Almost 100 OPW properties are lying vacant but only nine have been deemed suitable for social housing.
A further 15 properties are being considered by local authorities for possible social housing use, with seven of those buildings, and one site in Co Cork.
And the OPW has confirmed that of the 96 buildings which are currently vacant, more than half (51) are Garda stations which were closed under policing plans drawn up in 2012.
Of the 51 vacant station buildings, six were identified in an interim report of the Policing Authority for re-opening: Ballinspittle in Cork; Bawnboy in Cavan; Donard in Wicklow; Leighlinbridge in Carlow; and in Rush and Stepaside, Dublin.
Minister of state Patrick O’Donovan said: “A further review by the Garda Inspectorate was published in December 2018. The OPW will be engaging with An Garda Síochána on the outcome of the review. Of the remaining 45 properties that are vacant at present, a number are in the process of being transferred to local authorities, being considered or prepared for disposal, under consideration for community use or being retained for alternative State use.”
The details emerged on foot of a question from Cork Fine Gael Senator Colm Burke after he received reports that a house in Blarney, Co Cork, which had been for the use of gardaí based in the village, has been vacant for almost 20 years.
The OPW disputed this and said a retired member occupied the property until June 2012 but said it was five years, August 2017, before the property was offered to Cork County Council, which indicated a month later that it did not want to buy it.
“The contracts for sale for the property are ready and this property, along with a number of other surplus properties and sites will be disposed of in 2019,” said Mr O’Dononvan.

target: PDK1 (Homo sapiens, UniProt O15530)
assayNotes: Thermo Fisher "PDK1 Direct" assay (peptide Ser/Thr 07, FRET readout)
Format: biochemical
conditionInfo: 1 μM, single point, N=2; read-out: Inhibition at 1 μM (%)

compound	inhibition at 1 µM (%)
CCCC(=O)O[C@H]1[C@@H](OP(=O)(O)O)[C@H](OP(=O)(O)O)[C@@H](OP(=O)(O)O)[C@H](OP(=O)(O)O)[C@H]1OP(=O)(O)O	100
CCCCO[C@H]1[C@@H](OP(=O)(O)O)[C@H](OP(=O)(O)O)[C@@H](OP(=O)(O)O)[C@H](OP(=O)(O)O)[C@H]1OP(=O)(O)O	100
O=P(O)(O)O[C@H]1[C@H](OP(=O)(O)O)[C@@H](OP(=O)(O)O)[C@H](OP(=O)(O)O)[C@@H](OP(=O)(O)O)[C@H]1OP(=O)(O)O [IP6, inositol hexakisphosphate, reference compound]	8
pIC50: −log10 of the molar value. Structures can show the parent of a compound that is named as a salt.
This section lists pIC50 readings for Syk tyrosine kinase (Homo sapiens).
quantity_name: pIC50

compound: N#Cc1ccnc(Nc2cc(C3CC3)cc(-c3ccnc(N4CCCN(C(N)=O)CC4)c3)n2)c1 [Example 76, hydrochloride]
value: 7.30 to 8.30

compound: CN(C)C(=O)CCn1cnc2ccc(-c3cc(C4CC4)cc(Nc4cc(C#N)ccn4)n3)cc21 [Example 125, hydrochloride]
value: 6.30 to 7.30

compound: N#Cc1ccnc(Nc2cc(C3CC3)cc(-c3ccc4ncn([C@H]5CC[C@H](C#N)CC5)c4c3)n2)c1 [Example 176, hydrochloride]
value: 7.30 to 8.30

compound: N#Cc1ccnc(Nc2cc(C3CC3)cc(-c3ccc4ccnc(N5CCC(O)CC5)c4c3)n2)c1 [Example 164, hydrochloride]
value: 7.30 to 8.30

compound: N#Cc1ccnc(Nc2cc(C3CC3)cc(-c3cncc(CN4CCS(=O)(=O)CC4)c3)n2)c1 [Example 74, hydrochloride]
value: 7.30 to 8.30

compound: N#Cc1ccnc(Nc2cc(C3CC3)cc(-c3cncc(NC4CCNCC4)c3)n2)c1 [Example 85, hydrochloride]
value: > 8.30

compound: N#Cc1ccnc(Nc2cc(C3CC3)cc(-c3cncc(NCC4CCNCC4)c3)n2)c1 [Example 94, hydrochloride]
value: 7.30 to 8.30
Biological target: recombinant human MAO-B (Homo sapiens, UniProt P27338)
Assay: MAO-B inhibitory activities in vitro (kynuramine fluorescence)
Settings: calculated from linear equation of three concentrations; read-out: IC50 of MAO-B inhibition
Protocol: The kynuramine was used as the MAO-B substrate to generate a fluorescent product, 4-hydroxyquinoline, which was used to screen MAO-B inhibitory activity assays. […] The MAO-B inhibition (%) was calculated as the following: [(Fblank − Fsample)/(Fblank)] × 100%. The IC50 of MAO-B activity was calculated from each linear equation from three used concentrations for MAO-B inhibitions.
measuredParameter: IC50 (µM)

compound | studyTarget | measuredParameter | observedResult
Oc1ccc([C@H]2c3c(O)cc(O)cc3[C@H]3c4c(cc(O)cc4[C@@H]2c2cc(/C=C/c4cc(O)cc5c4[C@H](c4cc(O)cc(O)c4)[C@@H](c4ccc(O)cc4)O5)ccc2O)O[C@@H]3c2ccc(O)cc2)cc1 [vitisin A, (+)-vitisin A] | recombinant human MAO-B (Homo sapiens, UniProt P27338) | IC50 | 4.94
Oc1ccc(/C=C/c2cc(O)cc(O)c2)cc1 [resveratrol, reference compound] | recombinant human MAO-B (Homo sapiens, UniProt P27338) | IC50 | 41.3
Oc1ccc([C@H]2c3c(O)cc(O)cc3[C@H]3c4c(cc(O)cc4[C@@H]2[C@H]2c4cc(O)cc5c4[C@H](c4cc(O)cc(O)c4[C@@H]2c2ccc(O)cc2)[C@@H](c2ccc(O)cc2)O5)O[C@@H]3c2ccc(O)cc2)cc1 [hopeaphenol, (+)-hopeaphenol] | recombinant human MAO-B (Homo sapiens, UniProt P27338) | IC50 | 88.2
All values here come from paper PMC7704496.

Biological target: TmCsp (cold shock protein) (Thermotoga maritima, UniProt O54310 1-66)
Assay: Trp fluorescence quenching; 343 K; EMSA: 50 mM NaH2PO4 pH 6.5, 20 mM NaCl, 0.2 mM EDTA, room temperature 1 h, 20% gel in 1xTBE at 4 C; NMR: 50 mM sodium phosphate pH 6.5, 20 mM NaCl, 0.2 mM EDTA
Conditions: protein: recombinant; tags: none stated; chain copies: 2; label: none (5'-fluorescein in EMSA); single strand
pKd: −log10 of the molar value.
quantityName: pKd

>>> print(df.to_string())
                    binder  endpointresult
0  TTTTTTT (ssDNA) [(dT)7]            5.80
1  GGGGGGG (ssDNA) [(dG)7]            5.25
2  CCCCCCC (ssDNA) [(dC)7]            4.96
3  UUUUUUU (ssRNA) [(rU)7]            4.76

Mr Burke said it is important that the OPW audits its properties regularly to ensure that where vacant properties are deemed suitable for residential use they can be used quickly.
The OPW manages more than 2,500 properties on behalf of the State, including offices, heritage properties, visitor centres, warehouses, Garda stations and others.
Mr O’Donovan said while most are not suited to residential use, the OPW has provided information to the various housing agencies about its “non-operational, vacant properties”. This process has, over the last two years, identified nine properties as being feasible for adaptation for residential use, including eight units in Dublin city that were transferred to the city council for use by the Peter McVerry Trust, and a property in Crumlin that is now licensed for use as a family hub.
A further 15 properties are being considered, including seven and one site which are under consideration by Cork County Council; five properties under consideration by Tipperary County Council; and three properties under consideration by Limerick City and County Council.